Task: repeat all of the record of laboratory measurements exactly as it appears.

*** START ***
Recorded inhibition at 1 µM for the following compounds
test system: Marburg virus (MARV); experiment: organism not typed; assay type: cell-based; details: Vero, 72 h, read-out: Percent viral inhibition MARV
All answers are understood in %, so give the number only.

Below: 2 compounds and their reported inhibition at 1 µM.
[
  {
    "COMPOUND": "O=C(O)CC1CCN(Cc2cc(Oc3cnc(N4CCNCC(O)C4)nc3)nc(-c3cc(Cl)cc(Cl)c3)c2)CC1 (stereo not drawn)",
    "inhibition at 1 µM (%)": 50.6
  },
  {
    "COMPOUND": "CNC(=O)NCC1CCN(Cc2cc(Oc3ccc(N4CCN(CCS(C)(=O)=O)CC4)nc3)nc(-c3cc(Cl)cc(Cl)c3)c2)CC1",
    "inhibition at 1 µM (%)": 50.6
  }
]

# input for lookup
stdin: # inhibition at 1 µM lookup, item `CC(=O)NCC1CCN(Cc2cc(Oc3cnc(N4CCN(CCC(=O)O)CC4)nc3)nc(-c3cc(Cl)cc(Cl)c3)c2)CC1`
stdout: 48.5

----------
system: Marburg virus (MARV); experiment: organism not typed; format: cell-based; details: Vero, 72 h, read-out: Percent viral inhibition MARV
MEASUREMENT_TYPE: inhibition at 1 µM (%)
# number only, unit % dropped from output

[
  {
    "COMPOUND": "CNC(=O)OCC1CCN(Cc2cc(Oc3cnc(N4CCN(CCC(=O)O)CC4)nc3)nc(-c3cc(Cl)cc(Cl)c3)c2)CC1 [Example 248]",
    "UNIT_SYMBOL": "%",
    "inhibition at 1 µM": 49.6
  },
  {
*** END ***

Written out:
Recorded inhibition at 1 µM for the following compounds
test system: Marburg virus (MARV); experiment: organism not typed; assay type: cell-based; details: Vero, 72 h, read-out: Percent viral inhibition MARV
All answers are understood in %, so give the number only.

Below: 2 compounds and their reported inhibition at 1 µM.
[
  {
    "COMPOUND": "O=C(O)CC1CCN(Cc2cc(Oc3cnc(N4CCNCC(O)C4)nc3)nc(-c3cc(Cl)cc(Cl)c3)c2)CC1 (stereo not drawn)",
    "inhibition at 1 µM (%)": 50.6
  },
  {
    "COMPOUND": "CNC(=O)NCC1CCN(Cc2cc(Oc3ccc(N4CCN(CCS(C)(=O)=O)CC4)nc3)nc(-c3cc(Cl)cc(Cl)c3)c2)CC1",
    "inhibition at 1 µM (%)": 50.6
  }
]

# input for lookup
stdin: # inhibition at 1 µM lookup, item `CC(=O)NCC1CCN(Cc2cc(Oc3cnc(N4CCN(CCC(=O)O)CC4)nc3)nc(-c3cc(Cl)cc(Cl)c3)c2)CC1`
stdout: 48.5

----------
system: Marburg virus (MARV); experiment: organism not typed; format: cell-based; details: Vero, 72 h, read-out: Percent viral inhibition MARV
MEASUREMENT_TYPE: inhibition at 1 µM (%)
# number only, unit % dropped from output

[
  {
    "COMPOUND": "CNC(=O)OCC1CCN(Cc2cc(Oc3cnc(N4CCN(CCC(=O)O)CC4)nc3)nc(-c3cc(Cl)cc(Cl)c3)c2)CC1 [Example 248]",
    "UNIT_SYMBOL": "%",
    "inhibition at 1 µM": 49.6
  },
  {